The Global Water Initiative (GWI) was an action-research and advocacy programme that ran from 2008-17. The project is now closed. This site is no longer being updated, but allows access to GWI outputs until 1 October 2020 when it will also close. After that date, information about the project and core GWI technical publications will continue to be available from the IIED website and Publications Library.

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Ghana

From demonstration latrines to Community Led Total Sanitation (CLTS)

English

In 2008 GWI began a sustainable sanitation project in Burkina Faso, Ghana, Mali, Niger and Senegal. We focused primarily on implementing ‘demonstration latrines’ in rural areas, where the culture of open defecation (OD) and non-hygienic disposal of children’s faeces was widespread. However, demonstration latrines (particularly the government promoted Ventilated Improved Pit latrine) proved ineffective in terms of cost, sustainability and replication.

6th World Water Forum - solution proposed to ensure sustainable water supply

English

The GWI Mali team presented this template for proven solutions at the 6th World Water Forum (held in Marseille in 2012). We document the establishment of the Malian focus group for the repair of water facilities, outlining the problems that were resolved and the potential for wider application of this method. Our approach promotes close collaboration between public and private institutions, since this is beneficial for sustainable water infrastructure. We recommend that all facilities should automatically be replaced after 20 years, through the State Water Fund.

 

Hydrological study of the Black Volta Basin, Ghana and Burkina Faso

English

Ghana, Burkina Faso, Mali and the Ivory Coast all share the natural resources of the Black Volta river basin. Collaborative water management is therefore crucial to help build and maintain mutual trust. In fact, the resources of the Black Volta basin could meet all of the area’s water needs until at least 2030, and there is much untapped potential (for example, most of the Ghanaian land in the basin is not yet developed for sustainable agriculture).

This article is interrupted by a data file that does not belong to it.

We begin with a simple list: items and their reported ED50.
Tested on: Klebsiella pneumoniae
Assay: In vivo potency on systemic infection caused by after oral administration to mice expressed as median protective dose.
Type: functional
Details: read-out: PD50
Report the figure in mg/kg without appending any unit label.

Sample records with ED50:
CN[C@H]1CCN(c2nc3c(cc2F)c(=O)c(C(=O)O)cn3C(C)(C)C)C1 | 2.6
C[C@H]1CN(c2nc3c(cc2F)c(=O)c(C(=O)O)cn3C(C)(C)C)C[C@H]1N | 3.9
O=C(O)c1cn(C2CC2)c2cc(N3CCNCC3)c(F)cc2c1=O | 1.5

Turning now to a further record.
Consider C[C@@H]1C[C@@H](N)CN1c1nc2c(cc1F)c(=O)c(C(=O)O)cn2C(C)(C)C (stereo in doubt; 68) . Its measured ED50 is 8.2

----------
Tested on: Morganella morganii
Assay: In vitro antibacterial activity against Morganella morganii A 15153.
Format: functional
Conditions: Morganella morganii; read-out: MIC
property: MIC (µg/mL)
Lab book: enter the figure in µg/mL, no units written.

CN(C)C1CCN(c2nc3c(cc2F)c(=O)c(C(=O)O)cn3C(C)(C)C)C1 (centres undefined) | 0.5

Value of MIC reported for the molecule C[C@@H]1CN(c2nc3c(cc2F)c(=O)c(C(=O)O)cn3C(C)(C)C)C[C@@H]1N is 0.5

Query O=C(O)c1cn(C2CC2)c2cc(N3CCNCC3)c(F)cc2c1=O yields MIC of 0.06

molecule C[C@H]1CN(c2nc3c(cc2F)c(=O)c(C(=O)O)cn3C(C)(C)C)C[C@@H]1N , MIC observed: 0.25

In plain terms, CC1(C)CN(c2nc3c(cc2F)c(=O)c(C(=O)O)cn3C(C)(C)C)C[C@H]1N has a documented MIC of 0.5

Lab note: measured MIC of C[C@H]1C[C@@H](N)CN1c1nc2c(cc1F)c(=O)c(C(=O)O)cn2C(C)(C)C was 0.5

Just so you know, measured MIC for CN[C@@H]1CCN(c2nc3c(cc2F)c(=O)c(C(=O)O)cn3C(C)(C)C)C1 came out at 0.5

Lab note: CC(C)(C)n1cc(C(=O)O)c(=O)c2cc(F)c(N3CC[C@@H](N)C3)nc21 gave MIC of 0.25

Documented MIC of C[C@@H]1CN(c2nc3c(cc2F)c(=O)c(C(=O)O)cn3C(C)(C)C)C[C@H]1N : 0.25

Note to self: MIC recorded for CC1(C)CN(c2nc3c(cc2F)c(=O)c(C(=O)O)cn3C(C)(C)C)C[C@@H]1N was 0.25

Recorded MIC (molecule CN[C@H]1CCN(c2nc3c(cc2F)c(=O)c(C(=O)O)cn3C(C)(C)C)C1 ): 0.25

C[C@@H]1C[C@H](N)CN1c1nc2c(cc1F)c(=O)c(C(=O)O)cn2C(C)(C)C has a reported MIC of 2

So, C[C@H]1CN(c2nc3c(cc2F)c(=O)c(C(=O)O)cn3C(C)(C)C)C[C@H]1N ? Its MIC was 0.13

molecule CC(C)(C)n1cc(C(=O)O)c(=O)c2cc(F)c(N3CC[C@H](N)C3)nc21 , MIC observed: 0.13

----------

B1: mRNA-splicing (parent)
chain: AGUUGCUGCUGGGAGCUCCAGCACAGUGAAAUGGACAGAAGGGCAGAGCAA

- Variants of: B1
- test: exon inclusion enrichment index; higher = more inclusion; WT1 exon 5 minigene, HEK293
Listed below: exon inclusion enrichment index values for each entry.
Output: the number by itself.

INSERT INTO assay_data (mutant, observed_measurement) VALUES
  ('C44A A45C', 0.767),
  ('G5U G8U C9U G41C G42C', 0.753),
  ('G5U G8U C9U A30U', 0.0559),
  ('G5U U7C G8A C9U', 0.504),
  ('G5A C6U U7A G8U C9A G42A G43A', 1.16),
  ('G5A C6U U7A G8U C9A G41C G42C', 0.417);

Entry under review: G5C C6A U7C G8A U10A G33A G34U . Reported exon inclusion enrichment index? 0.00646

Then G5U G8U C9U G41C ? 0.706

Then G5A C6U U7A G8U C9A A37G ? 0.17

GWI WA M&E methodology: set of learning tools

English

GWI was initially conceived as a ten year programme and IIED, working with IWEL, developed a Monitoring and Evaluation strategy with two components. Firstly a results-based approach to monitoring the delivery of 11 programme outcomes by 2017 using standardised regional data, starting from baselines established in 2009 and 2010. Secondly an internal process of learning, sharing and communicating lessons and experience within project teams across the region, and with other local and national actors.

From demonstration latrines to Community Led Total Sanitation (CLTS)

English

In 2008 GWI began a sustainable sanitation project in Burkina Faso, Ghana, Mali, Niger and Senegal. We focused primarily on implementing ‘demonstration latrines’ in rural areas, where the culture of open defecation (OD) and non-hygienic disposal of children’s faeces was widespread. However, demonstration latrines (particularly the government promoted Ventilated Improved Pit latrine) proved ineffective in terms of cost, sustainability and replication.

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